Fatu Rock and Flower Pot Rock

Fatu-ma-Futi aka ‘flower pot rock’ and Fatu Rock are really beautiful. They are situated as part of a reef so close to shore with green plants growing on the top of them, just sticking out of the water.

This famous site synonymous with American Samoa is situated right by the roadside on the western side of the island. There is also a little sandy beach and crystal-clear water, and it was so easy to stop by and take a few photos and even dip your toes in the water.

 

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Me standing on the water’s edge immediately in front of the Fatu Rock and Flower Pot Rock. Photo: James Visser.

 

History

Archaeologists have stated that the early Polynesians travelled from South East Asia into the Pacific, populating the islands of the western Pacific from Papua New Guinea to Samoa and Tonga. It was from Samoa and Tonga sometime later that the Polynesians migrated east and populated the Cook Islands, Niue and Tahiti before heading north to Hawaii and south to Aotearoa (New Zealand) on the last legs of the great Polynesian migration.

Spending a bit of time in the museum in Pago Pago is interesting as you can learn more about how people first settled on Tutuila and other islands within the Samoan Archipelago. This together with the interesting exhibits give you are real feel for how life might have been like within the natural wonders of the islands here.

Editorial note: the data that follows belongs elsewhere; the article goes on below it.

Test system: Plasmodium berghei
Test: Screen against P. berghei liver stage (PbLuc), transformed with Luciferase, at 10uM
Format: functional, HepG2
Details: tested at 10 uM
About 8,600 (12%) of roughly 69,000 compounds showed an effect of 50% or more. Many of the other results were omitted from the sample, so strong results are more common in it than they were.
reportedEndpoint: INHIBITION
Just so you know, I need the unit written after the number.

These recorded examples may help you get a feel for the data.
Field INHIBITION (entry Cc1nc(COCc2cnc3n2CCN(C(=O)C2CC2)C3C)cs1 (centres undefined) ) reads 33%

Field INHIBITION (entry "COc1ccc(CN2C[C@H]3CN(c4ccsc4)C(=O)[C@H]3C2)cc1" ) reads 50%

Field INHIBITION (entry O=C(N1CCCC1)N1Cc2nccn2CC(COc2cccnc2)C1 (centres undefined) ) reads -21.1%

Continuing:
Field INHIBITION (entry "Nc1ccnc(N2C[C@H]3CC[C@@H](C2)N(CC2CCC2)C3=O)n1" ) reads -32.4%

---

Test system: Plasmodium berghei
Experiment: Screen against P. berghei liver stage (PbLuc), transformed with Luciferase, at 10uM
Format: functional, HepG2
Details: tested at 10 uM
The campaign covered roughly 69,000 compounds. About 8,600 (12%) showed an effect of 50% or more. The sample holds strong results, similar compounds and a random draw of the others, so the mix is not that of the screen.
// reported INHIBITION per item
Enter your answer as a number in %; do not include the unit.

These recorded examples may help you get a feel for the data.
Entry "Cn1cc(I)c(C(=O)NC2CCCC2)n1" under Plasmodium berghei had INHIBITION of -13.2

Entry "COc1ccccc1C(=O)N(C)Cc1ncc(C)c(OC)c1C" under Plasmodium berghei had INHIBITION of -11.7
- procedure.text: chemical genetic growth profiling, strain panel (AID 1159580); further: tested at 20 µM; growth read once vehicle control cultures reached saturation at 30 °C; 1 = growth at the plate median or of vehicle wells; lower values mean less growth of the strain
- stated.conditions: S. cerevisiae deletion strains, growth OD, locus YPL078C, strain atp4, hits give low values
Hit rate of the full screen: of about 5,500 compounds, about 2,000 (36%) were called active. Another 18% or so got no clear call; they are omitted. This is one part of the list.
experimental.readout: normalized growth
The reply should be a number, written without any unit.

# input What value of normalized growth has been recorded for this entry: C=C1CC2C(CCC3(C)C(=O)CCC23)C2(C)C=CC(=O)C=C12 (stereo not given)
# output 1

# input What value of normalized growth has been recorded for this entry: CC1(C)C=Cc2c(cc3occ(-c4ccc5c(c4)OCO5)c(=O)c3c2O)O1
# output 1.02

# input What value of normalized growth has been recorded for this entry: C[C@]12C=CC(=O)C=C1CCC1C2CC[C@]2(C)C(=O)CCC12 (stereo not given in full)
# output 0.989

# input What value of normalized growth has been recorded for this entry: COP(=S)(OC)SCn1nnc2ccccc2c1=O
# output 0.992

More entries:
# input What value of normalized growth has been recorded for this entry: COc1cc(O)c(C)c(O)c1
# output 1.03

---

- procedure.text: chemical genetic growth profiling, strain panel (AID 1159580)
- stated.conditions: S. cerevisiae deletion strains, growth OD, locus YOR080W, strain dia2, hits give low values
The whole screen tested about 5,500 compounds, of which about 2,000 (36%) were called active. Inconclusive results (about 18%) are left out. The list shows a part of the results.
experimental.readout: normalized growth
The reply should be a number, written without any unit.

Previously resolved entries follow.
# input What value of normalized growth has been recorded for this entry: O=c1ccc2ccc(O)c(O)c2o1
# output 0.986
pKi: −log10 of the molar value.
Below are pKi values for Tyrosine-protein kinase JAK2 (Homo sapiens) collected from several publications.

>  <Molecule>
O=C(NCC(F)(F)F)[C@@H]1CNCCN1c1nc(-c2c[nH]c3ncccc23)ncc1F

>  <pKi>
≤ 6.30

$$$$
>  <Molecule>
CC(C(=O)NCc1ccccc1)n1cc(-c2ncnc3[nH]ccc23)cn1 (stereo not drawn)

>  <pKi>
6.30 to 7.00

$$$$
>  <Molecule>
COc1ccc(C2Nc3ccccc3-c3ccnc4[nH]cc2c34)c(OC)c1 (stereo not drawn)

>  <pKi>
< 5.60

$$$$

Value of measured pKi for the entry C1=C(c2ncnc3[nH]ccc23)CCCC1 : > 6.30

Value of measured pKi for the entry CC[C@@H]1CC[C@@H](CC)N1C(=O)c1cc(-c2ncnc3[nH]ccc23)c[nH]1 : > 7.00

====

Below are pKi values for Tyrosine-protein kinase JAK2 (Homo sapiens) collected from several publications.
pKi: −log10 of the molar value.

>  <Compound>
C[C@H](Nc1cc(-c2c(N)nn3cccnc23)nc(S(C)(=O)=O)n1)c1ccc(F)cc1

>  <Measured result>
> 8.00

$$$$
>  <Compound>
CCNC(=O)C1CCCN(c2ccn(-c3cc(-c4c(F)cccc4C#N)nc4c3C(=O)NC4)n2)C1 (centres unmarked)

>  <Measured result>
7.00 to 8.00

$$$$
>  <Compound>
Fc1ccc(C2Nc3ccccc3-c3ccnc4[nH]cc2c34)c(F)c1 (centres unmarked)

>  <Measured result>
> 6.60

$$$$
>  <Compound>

Inside the museum in Pago Pago. Photo: Nicole Anderson.

 

Model of an outrigger canoe within the museum. Photo: James Visser.

 

Polynesian art pieces on display at the museum. Photo: Nicole Anderson.

 

Culture

Similar to the people of Tonga in many ways, Samoans are a very religious people who also love to share their heritage with visitors. In some villages each day a ‘sa’ or curfew is imposed during the evening prayer time which is usually between 5.00pm and 6.30pm, depending on the village. This prayer time normally lasts around 30 minutes during which time visitors are asked to avoid walking around the village(s).

Sunday in American Samoa is a day of worship, spending time with family and rest, so no work is done and people are asked to respect this day. During our visit and tour around Tutuila Island, we took the opportunity to have a look at one of the churches which you can see in the photos below.